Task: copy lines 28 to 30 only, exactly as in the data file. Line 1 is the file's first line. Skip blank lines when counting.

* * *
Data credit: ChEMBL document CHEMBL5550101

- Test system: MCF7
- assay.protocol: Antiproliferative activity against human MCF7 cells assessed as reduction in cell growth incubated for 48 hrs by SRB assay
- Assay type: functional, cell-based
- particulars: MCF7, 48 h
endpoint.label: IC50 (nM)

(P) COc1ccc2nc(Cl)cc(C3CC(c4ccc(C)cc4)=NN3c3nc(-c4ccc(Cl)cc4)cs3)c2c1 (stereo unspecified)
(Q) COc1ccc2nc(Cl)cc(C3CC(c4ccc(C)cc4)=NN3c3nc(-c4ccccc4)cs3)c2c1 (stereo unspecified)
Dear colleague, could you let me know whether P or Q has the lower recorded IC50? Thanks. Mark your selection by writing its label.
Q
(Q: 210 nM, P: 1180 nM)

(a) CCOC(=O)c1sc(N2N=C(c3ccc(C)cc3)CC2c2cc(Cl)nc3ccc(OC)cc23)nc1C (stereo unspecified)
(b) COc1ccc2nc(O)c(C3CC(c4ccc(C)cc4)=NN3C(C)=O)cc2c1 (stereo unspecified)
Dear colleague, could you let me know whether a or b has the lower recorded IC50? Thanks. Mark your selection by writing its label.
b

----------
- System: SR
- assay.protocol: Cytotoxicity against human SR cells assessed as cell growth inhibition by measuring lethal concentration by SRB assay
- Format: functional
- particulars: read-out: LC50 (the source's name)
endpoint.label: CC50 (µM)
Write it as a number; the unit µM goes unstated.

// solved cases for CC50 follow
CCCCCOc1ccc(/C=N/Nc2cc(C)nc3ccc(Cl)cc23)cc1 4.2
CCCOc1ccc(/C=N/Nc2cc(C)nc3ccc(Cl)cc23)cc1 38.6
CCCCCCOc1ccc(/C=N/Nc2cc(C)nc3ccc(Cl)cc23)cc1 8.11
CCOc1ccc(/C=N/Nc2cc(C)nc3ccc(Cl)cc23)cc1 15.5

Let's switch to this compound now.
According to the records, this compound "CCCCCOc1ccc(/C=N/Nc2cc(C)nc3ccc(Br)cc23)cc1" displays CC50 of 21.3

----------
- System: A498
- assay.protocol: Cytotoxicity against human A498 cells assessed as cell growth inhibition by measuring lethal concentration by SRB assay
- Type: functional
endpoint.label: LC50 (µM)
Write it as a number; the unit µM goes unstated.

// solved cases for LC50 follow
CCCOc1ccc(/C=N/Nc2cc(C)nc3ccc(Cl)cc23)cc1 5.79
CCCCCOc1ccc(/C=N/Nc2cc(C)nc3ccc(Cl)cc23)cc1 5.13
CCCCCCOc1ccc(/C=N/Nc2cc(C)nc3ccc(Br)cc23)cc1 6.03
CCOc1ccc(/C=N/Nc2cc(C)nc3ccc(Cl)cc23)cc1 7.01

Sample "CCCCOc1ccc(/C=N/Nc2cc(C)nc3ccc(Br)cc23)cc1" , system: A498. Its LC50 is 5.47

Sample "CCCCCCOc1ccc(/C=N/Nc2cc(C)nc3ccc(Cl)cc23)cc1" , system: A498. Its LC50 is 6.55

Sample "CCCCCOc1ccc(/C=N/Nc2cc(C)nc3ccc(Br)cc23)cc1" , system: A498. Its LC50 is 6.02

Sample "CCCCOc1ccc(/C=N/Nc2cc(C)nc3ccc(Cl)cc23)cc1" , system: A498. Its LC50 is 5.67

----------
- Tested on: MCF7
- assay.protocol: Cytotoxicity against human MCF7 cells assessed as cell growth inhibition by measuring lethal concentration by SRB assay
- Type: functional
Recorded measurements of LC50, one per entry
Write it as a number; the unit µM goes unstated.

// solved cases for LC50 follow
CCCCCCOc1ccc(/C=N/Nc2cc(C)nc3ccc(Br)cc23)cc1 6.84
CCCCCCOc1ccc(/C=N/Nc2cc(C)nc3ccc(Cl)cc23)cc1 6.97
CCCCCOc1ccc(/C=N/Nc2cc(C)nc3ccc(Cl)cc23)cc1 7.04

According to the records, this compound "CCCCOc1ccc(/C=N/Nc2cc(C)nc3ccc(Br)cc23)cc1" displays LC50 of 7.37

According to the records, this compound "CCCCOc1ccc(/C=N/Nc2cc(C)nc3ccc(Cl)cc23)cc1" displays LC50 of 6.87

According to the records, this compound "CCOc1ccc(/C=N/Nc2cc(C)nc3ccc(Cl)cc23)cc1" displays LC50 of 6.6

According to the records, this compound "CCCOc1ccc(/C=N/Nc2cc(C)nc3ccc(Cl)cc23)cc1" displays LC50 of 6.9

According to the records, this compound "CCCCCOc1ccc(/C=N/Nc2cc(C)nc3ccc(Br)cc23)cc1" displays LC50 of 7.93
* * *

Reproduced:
Let's switch to this compound now.
According to the records, this compound "CCCCCOc1ccc(/C=N/Nc2cc(C)nc3ccc(Br)cc23)cc1" displays CC50 of 21.3

----------